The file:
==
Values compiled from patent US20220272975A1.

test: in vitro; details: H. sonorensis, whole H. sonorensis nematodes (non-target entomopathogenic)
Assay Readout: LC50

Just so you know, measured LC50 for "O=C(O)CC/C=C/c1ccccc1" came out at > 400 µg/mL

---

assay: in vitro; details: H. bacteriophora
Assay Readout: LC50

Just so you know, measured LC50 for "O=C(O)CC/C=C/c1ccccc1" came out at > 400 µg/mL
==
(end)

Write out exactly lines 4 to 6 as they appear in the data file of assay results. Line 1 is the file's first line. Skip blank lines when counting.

Just so you know, measured LC50 for "O=C(O)CC/C=C/c1ccccc1" came out at > 400 µg/mL

---

assay: in vitro; details: H. bacteriophora